There Is No Truth On The Internet

There is no truth on the internet. It might seem like all of the truth is out there, at the tips of your finger. But the truth is, that is simply impossible. Let me explain. Have you seen that episode from “How I Met Your Mother” in which Barney tries to make all his nights legendary? It’s called “Now We’re Even” and is probably my favourite episode of the entire series (episode 21, season 7) because it’s simply brilliant.

The premises here is that you can have nothing but legendary nights. Barney and Ted start by forming a mariachi band. Then, they devour the entire menu at the bar. They then go ahead and bring a horse into the bar. Things start to slow down when they try to bungee-jump off of the Statue of Liberty. Or when they want to steal a goddamn camel. You get the gist.

There is no truth on the internet… because all the truth is on the internet

The thing about this is, it brings out a life truth that’s inevitable and that demolishes a lot of people. Because it messes with their expectations. And if one thing is certain about people, that is they fall hard on their asses when their expectations fail them. If all nights are legendary, no night is legendary. Ted tells this to Barney and, as expected, he doesn’t take it lightly and starts accusing Ted of being inferior and boring. But Ted is right.

“If all nights are legendary, no night is legendary” – Ted Mosby.

If every day would be all joy and bliss, then no day would be enjoyable. Because you’d never know the difference between happiness and sorrow, for example. If all flights you’d take would be full of turbulence, no flights you take would be shaky because you’d think all flights should be like that. If all the food you ate would be salty, no food would be salty because you’d just think that’s the norm with food, for it to be salty.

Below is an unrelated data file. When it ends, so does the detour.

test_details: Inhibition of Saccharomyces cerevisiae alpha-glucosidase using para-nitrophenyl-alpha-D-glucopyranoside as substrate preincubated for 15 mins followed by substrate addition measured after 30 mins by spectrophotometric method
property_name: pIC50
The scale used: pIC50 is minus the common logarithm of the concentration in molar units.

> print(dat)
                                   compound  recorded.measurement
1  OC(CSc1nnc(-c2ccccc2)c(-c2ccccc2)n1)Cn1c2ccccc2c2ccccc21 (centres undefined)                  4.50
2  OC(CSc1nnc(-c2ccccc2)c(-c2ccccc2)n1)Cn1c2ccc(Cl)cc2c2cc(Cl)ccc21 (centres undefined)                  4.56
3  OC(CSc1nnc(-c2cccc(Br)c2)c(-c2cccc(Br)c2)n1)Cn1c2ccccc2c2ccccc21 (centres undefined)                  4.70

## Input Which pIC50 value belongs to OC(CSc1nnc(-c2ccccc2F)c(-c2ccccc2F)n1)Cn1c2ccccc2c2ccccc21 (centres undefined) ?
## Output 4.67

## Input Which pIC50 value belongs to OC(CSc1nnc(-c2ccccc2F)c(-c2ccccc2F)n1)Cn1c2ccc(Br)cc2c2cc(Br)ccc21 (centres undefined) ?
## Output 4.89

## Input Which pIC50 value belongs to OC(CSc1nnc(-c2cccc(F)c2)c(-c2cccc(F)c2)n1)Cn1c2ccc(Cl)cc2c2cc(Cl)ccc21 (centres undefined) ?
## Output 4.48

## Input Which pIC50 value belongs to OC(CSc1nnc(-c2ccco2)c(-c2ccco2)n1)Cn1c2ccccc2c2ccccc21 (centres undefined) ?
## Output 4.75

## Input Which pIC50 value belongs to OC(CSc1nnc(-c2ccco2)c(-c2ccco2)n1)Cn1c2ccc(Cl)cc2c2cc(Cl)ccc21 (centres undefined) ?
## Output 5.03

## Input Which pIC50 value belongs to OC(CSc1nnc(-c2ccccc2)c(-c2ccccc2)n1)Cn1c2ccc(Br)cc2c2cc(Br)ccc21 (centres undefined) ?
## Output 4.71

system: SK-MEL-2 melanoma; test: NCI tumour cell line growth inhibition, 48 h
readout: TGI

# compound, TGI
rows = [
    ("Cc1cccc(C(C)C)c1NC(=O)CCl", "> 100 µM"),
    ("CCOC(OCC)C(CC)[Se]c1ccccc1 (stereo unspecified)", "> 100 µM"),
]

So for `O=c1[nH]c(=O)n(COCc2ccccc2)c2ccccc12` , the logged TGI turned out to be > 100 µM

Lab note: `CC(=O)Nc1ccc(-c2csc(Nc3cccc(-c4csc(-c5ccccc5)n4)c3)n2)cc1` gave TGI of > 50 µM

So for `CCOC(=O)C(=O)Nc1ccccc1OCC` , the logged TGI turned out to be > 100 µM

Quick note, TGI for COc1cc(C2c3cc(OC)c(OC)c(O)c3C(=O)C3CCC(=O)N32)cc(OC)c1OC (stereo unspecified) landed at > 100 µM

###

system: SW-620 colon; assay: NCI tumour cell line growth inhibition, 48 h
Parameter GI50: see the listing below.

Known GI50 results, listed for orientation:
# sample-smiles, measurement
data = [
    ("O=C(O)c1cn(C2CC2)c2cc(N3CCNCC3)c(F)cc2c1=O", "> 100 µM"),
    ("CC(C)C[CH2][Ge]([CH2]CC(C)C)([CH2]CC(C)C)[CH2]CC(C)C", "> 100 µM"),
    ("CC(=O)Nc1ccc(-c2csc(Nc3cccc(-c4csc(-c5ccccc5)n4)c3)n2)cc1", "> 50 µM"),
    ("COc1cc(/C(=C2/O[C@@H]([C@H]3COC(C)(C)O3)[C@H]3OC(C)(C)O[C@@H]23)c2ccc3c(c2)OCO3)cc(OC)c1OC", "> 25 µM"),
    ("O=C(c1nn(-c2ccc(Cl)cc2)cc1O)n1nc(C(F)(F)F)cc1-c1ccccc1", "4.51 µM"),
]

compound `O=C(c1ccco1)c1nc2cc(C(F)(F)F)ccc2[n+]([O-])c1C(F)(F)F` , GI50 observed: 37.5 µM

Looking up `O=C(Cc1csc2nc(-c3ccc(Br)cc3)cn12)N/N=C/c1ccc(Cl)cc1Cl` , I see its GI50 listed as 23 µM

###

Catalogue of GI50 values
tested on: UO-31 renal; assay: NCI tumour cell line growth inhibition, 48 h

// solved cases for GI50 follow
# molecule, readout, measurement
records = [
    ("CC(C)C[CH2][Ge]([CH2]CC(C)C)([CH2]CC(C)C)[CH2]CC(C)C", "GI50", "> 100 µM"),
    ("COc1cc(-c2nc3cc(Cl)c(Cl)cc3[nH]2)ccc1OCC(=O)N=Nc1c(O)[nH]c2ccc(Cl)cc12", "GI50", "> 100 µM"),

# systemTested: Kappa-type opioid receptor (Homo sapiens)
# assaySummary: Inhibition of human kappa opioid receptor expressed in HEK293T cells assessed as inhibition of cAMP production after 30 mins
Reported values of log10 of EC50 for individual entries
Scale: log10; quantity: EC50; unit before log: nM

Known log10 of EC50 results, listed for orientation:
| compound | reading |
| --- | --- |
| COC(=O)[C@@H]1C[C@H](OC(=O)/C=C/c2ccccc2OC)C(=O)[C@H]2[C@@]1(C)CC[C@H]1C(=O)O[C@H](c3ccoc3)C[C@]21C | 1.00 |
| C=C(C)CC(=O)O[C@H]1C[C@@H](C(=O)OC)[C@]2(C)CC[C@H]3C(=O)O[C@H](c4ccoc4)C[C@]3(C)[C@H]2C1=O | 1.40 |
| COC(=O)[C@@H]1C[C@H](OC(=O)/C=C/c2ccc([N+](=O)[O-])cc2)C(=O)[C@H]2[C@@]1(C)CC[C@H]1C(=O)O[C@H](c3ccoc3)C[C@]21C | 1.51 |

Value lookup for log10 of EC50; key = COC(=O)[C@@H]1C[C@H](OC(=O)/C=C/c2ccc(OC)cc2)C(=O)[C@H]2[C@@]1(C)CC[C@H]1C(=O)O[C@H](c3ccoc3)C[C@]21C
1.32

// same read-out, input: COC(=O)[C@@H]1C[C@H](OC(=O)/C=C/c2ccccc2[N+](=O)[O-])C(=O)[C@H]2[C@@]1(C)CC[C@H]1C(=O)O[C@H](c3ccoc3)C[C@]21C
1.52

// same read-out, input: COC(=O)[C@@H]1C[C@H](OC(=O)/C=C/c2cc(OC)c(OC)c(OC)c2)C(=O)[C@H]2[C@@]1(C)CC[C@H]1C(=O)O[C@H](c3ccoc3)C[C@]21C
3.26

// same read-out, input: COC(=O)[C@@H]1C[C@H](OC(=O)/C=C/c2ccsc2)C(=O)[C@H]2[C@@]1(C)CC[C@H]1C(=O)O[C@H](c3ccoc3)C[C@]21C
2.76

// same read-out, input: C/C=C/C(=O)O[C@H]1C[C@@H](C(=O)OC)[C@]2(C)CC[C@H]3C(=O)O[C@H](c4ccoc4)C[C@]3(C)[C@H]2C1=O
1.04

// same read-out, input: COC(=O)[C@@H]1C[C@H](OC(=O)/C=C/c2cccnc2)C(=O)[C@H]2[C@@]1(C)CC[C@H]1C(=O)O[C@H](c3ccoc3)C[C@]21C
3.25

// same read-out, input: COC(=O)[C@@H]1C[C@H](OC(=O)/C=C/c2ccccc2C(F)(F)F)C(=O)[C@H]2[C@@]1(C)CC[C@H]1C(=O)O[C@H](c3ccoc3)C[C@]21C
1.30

The reliability of advice on the internet

The same goes for the internet. If all the truth in the world is on the internet, it means there’s absolutely no truth on the internet. The two extremes simply eliminate one another. If you can know everything and anything with just a push of a button, you know absolutely nothing in the end. This is perfectly explained in the video Casey Neistat made about the #DoWhatYouCant campaign for Samsung.

“You don’t have to listen to anyone, because in this new world, no one knows anything” – Casey Neistat.

If all people have access to everything, ergo, if all people know everything, nobody knows anything. When you’re surfing the web, even though it feels like you know all that there is to be known, you actually know nothing. Because if you know everything, you know nothing. The concept is very simple and honest, yet people forget about it the minute they start up their laptops or smartphones.

For those who believe…

The moment they get on Facebook, that’s the truth right there. The smiles they see from their friends, the cars, the houses, expensive holidays, nice clothes, foods and perfumes. They never take what they see on the internet with a grain of salt. Because to them that’s the ultimate truth. They know that’s how it is because it’s on the internet. It has to be true. It has to be real. There can’t be any questioning or second guesses about what you read or see on there.

The biggest truth about the internet is, there is no truth on the internet. People make their own truths. Which means that what’s true for you is not true for the person sitting next to you. And because each and every one of us operates the same way, there can be no truth on the internet because everybody has their own versions of it.

“For those who believe, no explanation is necessary. For those who do not, none will suffice” – Joseph Dunninger.

Whatever it is that you believe, it’s hard to second guess it because you don’t need an explanation to believe in the thing you believe in. If you don’t, regardless of how powerful of an explanation you get for a thing, you’ll never be able to believe in it to your fullest.

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Gabriel Iosa

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